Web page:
The Role of Cytokines in Semen Inflammation

The activation of leukocytes at a site of the inflammatory process is strictly connected with both the oxidative burst and the initiation of an immune response directed against an infectious agent. The secretion of cytokines is one of the first signals from the innate host defense to combat inflammation. Proinflammatory cytokines are one of the mediators of the host response to inflammatory reaction. Generated by both the cells of the immune system as well as those of surrounding tissues in response to external stimuli, inflicted injury, or other cytokines, they modulate inflammatory reactions, acting as the regulatory factors in different biologic processes [84] . In literature, proinflammatory cytokines have not always correlated with the presence of bacterial agents in the semen. In some reports, seminal plasma cytokine concentrations were similar investigating samples from culture-positive and culture-negative males [72, 123]. However, in most studies regarding male genital infection/inflammation, cytokines and various soluble receptors of immunoregulatory cytokines have been expressed distinctly in the seminal plasma [71, 93, 94, 124]. Moreover, some authors reported that the concentration of some of these factors was elevated in men with pyospermia and additionally correlated with the elastase activity of polymor-phonuclear white blood cells [77]. It is well known that cytokine participation in inflammation is closely connected with the accompanying leukocytospermia [57, 100, 104]. Leukocytes in the semen are the major source of ROI, and ROI production by these cells is enhanced by bacterial products or cytokines [99],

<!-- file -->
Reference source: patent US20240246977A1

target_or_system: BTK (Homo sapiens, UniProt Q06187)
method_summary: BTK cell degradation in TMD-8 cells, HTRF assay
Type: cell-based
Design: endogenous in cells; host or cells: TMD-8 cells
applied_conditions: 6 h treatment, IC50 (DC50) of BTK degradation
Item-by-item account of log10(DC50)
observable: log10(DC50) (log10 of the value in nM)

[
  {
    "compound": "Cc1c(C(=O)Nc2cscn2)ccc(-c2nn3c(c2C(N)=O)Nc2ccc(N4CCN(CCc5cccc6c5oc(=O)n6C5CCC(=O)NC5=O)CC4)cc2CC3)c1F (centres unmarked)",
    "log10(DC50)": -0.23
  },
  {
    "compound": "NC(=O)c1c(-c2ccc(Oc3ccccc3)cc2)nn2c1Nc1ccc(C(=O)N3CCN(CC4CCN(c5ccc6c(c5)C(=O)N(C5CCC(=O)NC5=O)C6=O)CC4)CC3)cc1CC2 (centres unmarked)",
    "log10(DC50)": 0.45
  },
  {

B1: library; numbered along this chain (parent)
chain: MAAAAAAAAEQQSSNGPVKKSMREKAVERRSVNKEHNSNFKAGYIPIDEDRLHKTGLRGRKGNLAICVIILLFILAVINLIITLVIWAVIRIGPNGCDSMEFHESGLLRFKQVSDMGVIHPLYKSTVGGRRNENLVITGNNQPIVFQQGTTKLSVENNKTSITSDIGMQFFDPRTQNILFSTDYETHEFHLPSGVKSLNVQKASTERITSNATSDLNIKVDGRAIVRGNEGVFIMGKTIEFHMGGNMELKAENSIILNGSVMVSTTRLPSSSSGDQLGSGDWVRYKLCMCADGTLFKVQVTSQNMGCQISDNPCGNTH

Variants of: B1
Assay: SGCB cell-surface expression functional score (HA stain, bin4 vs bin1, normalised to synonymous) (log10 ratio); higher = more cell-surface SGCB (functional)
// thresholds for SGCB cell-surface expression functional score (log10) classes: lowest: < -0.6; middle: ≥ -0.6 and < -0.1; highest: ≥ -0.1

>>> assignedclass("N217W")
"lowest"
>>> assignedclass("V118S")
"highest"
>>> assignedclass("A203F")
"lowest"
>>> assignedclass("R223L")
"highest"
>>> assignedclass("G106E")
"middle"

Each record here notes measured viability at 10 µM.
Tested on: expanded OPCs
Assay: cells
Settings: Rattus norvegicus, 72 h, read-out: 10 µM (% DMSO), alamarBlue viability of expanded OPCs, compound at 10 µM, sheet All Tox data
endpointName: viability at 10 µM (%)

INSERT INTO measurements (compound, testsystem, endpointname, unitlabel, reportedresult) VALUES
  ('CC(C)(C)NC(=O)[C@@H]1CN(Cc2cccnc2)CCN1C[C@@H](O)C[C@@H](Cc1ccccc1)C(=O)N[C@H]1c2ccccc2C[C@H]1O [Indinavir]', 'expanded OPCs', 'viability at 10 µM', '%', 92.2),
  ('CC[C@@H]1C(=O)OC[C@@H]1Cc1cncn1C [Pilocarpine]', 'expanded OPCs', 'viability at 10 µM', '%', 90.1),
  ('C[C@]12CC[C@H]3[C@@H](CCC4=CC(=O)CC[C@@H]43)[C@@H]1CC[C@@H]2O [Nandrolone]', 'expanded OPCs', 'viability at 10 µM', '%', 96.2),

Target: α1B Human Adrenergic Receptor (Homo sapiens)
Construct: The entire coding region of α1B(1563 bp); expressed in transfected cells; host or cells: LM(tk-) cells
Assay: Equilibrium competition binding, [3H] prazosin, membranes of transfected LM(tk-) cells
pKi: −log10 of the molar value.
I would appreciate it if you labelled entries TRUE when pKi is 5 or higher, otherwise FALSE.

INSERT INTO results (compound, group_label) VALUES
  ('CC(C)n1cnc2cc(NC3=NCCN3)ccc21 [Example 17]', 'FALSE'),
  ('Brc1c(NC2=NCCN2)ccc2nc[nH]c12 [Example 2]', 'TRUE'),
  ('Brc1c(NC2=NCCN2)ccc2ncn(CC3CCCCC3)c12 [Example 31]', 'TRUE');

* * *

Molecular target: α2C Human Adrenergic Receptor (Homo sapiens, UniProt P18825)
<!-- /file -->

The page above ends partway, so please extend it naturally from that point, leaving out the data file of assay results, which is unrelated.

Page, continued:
Based on the presence of bacteria and/or leukocytes in the semen, the kinetics of the inflammatory process in the male urogenital tract was studied in situ [85, 125] (Fig. 9.4). The infiltration of an infectious factor to the male reproductive system leads to migration and activation of leukocytes, mostly phagocytic cells. In the course of the inflammatory process, the excessive production of ROI and the activation of appropriate receptors and signal transduction pathways provide biologically active substances, such as proteases and inflammatory cytokines, at the same time. The released proinflammatory cytokines are the next mediators of the host response to infection/inflammation which together with ROI modulate the activities of the prooxidative and antioxidative systems to the advantage of the ROI burst. It has been suggested that the reduced total antioxidant capacity (TAC) of the seminal plasma cannot be sufficient to ensure sperm quality [126, 127]. The consequence of the locally produced mediators in the inflammatory reaction is a permanent peroxi-dative damage to spermatozoa and their biological function. Literature on the subject also suggests that the remnants of oxidative stress in the semen may be maintained over a long period of time, even after the infectious factor has been eliminated, and that the effects of oxidative stress accompanying genital tract inflammation (reflected by leukocytospermia) on sperm parameters might be strictly dependent on the initial antioxidant capacity. In this context, the time needed for restoring oxidative balance in semen is longer in cases of men who are infertile at the start of inflammation [85] .